Author - Jack Baruth

Speed Read: 2011 Ford Super Duty

Dates in fleet: 5/8/10-5/14/10

Mileage: 820

MSRP and significant options: $60,810. Powerstroke Diesel – $7,835, Lariat Ultimate Package – $3,995, Spray-in bedliner – $450

J. BARUTH: It’s rare for us to not misuse our press-fleet trucks for race-car-hauling duties, but there weren’t any events during our time with this rather chrome-bedecked Super Duty. Instead, we took it to a Pat Metheny concert at the Taft Theater in downtown Cincinnati, Ohio. Kind of a hoity-toity thing to do with a three-quarter-ton truck, but that’s okay, because there’s a lot of velvet glove surrounding this particular iron fist.

Read More

2011 Fiesta First Look: Ford bets big on its first no-excuses small car.

If you’re reading this, chances are you have what is known as “teh Internets” among tech-savvy folks. And if you have teh Internets, chances are you’ve heard of the “Fiesta Movement”. The “Fiesta Movement” was Ford’s bold attempt to round up the one hundred most annoying “social media intenders” in the United States and get them to “tweet” about the Fiesta to all their self-involved pals. Had Ford asked me my opinion of the “Fiesta Movement”, I would have told them that it was very possibly the stupidest idea in the history of Western civilization.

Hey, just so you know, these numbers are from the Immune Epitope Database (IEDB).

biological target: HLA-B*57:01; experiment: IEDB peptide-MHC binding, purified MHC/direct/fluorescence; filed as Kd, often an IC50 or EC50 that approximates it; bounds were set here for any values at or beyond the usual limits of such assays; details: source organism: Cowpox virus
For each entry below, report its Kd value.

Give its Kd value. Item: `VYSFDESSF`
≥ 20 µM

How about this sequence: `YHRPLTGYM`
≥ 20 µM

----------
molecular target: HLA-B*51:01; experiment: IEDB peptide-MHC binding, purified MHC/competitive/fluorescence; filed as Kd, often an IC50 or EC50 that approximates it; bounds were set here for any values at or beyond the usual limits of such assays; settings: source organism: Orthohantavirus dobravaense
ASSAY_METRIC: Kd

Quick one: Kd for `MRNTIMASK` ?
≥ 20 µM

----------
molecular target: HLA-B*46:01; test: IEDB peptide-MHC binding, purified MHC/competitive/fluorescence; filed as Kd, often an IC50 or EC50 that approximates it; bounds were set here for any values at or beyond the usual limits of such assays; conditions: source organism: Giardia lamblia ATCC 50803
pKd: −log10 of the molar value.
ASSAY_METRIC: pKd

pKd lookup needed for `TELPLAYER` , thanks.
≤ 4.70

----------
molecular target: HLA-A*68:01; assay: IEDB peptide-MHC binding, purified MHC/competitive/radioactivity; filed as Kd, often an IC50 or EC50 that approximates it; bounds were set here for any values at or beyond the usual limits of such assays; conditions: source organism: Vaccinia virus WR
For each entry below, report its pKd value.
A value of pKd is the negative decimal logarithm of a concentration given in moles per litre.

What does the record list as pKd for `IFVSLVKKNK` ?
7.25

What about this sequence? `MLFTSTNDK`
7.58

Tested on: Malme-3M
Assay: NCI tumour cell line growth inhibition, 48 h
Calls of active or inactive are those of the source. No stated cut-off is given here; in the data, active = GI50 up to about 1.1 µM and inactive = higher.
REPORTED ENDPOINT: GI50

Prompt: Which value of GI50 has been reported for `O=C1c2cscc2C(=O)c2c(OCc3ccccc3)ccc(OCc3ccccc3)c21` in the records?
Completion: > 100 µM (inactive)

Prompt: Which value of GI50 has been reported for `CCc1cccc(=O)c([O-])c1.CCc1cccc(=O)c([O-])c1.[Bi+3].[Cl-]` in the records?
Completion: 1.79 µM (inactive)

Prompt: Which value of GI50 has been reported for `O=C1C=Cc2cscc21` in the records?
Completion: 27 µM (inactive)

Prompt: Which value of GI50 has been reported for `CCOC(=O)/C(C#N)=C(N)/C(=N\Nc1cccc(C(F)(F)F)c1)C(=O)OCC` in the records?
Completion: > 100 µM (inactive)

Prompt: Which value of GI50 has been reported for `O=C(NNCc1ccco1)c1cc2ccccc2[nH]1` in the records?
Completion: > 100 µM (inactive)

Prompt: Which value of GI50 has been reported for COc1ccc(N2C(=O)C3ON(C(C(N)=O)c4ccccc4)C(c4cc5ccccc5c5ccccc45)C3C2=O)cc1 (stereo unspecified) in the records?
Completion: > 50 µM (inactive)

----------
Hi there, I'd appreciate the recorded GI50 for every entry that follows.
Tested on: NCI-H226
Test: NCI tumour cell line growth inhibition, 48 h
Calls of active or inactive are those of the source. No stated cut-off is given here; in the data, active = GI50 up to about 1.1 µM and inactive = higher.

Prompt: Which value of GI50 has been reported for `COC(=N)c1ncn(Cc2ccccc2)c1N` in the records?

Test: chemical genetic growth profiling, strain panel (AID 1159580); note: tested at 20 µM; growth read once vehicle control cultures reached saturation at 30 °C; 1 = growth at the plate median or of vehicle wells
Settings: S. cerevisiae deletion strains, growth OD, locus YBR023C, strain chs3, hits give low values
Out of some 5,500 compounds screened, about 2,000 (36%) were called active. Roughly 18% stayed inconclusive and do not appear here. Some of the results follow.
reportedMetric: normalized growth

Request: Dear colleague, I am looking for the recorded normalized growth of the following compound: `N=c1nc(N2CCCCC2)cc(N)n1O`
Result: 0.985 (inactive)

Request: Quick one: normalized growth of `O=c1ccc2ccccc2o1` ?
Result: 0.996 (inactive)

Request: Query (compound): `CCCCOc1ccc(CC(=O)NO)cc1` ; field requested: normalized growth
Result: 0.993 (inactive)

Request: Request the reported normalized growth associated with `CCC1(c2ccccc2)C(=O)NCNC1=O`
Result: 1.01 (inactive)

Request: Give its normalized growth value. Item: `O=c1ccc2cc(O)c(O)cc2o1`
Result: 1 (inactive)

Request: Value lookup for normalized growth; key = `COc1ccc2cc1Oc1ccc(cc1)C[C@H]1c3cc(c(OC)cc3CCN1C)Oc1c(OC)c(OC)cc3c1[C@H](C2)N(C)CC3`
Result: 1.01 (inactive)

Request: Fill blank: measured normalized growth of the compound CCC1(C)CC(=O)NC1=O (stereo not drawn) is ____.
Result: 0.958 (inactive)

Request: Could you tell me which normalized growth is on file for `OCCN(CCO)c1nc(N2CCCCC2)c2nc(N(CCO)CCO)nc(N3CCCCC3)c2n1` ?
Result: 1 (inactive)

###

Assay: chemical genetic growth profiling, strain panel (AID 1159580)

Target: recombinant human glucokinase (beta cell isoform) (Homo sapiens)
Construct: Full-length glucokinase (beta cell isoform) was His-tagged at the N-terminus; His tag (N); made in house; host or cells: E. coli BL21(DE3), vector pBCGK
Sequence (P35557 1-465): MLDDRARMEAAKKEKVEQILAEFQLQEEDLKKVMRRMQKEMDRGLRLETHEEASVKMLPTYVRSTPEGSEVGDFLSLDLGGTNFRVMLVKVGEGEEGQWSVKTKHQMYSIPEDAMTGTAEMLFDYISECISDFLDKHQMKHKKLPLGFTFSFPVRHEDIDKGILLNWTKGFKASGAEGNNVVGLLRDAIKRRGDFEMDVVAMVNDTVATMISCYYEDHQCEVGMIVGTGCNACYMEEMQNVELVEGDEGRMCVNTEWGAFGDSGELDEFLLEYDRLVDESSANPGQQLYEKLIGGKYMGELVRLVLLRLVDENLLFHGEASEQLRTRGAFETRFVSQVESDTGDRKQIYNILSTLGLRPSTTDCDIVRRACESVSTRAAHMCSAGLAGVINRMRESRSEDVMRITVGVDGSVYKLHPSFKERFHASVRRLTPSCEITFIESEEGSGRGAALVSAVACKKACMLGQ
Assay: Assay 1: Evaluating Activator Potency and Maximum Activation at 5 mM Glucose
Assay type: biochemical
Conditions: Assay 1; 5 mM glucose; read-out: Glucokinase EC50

Luckily for them, Ford didn’t ask me, and the Movement turned out to be a complete success. As a result, the 2011 Fiesta has arrived on a wave of pre-launch all-media publicity capable of wiping out the entire West Coast. You’ve all seen the car. You’ve all heard about the frisky interior, the SYNC system and its new capabilities, (Pandora, Twitter, and other Android/BlackBerry applications) and the rainbow of millennial-friendly colors available for selection. The only thing you haven’t heard about is what it’s like to thrash the little Fiesta to within an inch of its 1.6-liter life. Stick around, because the road sign in front of us reads “Curves Ahead”.

Read More

Avoidable Contact #35: Become an English autowriter instantly with these five easy tropes.

The nice folks at autowriters.com published a modified version of Avoidable Contact #31 last week, and as one might suspect it’s raised quite the fervor among the Frank Bacons of the world. This is all well and good, but it has occurred to me that, in the course of exposing the mendacity/mediocrity two-punch combo which characterizes our industry, I may have inadvertently crushed some of my readers’ dreams of becoming an automotive “journalist”. To those readers, I offer my most sincere apologies.

Better yet, I offer a solution. Instead of becoming an automotive journalist, why not become an English automotive journalist? Trust me, it’s a better gig. Not only will you instantly acquire the kind of cast-iron credibility that American autowriters will never so much as sniff, if you are lucky someone may even bring you back “across the pond” to run an American auto rag!